Rent Shop Volunteer Join

Q. Who is Mr. Smarty Plants?

A: There are those who suspect Wildflower Center volunteers are the culpable and capable culprits. Yet, others think staff members play some, albeit small, role. You can torture us with your plant questions, but we will never reveal the Green Guru's secret identity.

Help us grow by giving to the Plant Database Fund or by becoming a member

Did you know you can access the Native Plant Information Network with your web-enabled smartphone?

Share

Ask Mr. Smarty Plants

Ask Mr. Smarty Plants is a free service provided by the staff and volunteers at the Lady Bird Johnson Wildflower Center.

Search Smarty Plants
See a list of all Smarty Plants questions

Please forgive us, but Mr. Smarty Plants has been overwhelmed by a flood of mail and must take a break for awhile to catch up. We hope to be accepting new questions again soon. Thank you!

Need help with plant identification, visit the plant identification page.

 
rate this answer
Not Yet Rated

Monday - November 09, 2009

From: Pearland, TX
Region: Southwest
Topic: Non-Natives
Title: Problems with non-native cuphea in Pearland TX
Answered by: Barbara Medford

QUESTION:

I have about 8 Bat Face Cupheas and I am having trouble with them. First, instead of mounding 360 degrees, the branches all grow forward (they do bloom well). They're in full sun, about 3 feet out from a wall. What could be causing this? Second, I live very near Houston, when and how should I trim them?

ANSWER:

At the Lady Bird Johnson Wildflower Center, we are dedicated to the care, propagation and protection of plants native not only to North America but to the area in which they are being grown. Cuphea llavea, bat-faced cuphea, is native to Mexico, which we do not at present include in our North American Native Plant Database. From Magnolia Gardens, here is some more information on Cuphea llavea.

Since we don't have any information on this plant in our database, we'll try to make some suggestions that might help. First, this is an annual, so trimming it back in the Fall will not be necessary. If it has seeded out, or you have harvested seeds to plant in the Spring, you will have more plants next year. As for growing all in one direction, this is usually the result of not enough sun, and the plants will reach toward the sun. You say it is in full sun, but we regard "full sun" as 6 or more hours of sunlight daily. If other plants or your house are casting shade on the plant during some of that 6 hours, that could be what is causing the problem.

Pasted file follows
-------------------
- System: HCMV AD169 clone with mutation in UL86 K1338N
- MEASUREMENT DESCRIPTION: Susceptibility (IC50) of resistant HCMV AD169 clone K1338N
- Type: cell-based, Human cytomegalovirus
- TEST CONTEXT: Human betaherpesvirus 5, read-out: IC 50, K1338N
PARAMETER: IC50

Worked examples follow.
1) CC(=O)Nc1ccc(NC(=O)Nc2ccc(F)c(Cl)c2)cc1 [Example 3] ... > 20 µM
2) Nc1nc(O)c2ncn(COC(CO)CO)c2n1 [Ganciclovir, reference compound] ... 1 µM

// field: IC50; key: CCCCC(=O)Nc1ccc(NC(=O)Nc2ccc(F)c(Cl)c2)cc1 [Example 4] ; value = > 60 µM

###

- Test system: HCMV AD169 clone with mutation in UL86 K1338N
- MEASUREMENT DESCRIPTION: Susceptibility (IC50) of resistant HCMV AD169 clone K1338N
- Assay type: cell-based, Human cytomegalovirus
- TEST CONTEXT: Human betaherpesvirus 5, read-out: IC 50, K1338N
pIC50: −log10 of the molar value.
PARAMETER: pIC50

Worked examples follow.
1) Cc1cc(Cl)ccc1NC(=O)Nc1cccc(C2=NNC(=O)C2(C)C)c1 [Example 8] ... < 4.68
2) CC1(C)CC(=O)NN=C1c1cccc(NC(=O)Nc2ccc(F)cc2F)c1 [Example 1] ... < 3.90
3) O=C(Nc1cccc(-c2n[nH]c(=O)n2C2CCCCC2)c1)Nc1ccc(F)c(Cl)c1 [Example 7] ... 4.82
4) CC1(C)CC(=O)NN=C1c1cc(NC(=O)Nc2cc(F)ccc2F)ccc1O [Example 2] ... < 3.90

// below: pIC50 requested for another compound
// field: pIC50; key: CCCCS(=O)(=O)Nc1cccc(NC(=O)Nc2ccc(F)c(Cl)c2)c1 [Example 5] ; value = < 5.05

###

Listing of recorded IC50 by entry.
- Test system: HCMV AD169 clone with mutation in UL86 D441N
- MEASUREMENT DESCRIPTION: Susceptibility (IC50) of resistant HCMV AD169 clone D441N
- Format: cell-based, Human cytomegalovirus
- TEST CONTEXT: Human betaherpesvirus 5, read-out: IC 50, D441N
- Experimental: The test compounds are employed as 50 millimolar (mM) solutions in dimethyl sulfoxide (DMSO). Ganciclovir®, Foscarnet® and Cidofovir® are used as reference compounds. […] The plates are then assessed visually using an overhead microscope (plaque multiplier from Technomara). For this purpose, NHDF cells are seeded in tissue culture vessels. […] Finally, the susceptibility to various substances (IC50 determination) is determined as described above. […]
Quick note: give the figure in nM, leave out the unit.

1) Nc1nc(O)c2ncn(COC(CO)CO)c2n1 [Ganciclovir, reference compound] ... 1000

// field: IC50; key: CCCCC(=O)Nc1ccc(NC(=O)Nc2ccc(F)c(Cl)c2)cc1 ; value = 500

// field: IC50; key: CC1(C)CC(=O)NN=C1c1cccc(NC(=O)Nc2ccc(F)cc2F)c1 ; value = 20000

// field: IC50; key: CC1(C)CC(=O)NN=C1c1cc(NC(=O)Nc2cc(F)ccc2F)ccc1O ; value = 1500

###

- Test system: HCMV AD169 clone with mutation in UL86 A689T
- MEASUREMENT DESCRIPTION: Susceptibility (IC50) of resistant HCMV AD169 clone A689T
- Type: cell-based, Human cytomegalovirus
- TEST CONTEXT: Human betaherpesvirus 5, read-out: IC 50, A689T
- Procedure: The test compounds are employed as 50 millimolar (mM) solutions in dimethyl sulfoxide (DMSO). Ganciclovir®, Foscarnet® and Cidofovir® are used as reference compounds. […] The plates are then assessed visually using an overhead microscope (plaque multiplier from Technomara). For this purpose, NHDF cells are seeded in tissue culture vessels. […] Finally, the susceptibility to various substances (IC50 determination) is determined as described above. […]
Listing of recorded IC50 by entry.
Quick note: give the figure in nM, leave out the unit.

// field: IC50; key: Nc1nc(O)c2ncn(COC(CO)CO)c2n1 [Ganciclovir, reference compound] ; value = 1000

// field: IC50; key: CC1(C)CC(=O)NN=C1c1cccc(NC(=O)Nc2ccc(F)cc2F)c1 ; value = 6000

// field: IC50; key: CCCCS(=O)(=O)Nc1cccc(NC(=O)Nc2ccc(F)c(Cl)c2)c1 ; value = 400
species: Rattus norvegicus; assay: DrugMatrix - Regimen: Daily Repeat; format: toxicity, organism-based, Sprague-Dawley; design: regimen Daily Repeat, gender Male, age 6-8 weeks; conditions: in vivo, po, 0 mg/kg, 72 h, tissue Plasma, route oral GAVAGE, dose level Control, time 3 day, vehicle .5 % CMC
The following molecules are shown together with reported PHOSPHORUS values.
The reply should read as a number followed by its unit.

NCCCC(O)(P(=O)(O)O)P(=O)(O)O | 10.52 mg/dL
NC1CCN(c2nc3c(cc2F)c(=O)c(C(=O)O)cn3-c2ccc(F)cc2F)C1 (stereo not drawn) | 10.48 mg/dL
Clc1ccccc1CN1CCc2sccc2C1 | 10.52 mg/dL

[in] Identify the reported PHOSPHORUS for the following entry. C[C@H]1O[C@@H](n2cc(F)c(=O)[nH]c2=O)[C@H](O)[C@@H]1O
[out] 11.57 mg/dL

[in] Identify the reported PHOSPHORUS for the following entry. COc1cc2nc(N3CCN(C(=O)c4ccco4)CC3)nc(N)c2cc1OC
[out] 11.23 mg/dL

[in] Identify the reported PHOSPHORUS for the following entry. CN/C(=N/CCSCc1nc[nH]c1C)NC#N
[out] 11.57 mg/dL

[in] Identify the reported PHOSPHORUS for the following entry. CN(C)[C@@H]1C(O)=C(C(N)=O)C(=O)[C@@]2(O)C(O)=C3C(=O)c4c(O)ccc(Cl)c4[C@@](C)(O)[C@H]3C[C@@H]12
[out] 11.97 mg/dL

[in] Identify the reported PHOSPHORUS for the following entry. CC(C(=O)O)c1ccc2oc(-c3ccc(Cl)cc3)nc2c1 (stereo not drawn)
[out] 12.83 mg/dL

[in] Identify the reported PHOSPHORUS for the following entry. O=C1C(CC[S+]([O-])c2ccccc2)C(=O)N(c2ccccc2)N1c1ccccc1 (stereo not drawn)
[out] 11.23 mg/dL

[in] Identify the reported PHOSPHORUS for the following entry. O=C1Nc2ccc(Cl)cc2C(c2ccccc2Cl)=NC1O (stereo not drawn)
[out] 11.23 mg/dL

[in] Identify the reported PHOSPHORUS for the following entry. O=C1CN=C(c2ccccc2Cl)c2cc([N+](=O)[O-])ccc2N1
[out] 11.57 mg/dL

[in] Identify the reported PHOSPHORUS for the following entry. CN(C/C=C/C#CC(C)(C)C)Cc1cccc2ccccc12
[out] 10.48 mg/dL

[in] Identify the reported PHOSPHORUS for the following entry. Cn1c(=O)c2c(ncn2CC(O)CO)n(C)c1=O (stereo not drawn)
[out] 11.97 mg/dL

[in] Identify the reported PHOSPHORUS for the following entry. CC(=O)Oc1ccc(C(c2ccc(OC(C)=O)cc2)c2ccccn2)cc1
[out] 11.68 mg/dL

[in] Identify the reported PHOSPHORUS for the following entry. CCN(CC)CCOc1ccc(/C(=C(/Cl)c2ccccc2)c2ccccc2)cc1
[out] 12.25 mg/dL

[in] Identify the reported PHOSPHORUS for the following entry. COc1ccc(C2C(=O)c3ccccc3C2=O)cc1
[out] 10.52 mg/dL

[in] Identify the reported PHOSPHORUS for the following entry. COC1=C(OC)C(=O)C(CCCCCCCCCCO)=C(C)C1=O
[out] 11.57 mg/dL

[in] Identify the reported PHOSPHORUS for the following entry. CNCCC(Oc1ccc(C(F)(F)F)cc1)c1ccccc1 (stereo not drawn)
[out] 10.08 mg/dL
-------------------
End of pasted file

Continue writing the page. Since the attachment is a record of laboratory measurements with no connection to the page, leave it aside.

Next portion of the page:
More Non-Natives Questions

Taking stock in where and what you grow in Denver Colorado
December 22, 2011 - I have two year old stock plants growing in a container in my home and they are finally starting to bloom. However, the buds open but don't produce any petals. Also they are experiencing yellow leave...
view the full question and answer

Wildflower Center work on non-native, invasive Bastard Cabbage from Austin
March 20, 2014 - Still have cabbage weeds that infiltrated Austin awhile back. How did Wildflower Center resolve it?
view the full question and answer

Seeds for India from Guilderland NY
August 15, 2010 - I have Green Cross “Non Profitable” trust in TamilNadu India. We are looking for free seeds from Government and other NGO foundations. Moto: Global Vowing awareness program and our volunteers help ...
view the full question and answer

Care for some non-native salvias from Austin
November 12, 2012 - Mexican bush sage and Salvia "indigo spires" are both blooming in my Austin beds right now. Once they stop blooming and/or frost gets them, could you tell me by how much they should be cut back? R...
view the full question and answer

Problems with non-native privet in Austin
November 15, 2010 - My 2 privet shrubs/bushes facing the east in a shady area seem to be have less leaves and dead flowers, while across a walk way that 1 privet shrub/bush has lots of green leaves with lots of dying flo...
view the full question and answer

Support the Wildflower Center by Donating Online or Becoming a Member today.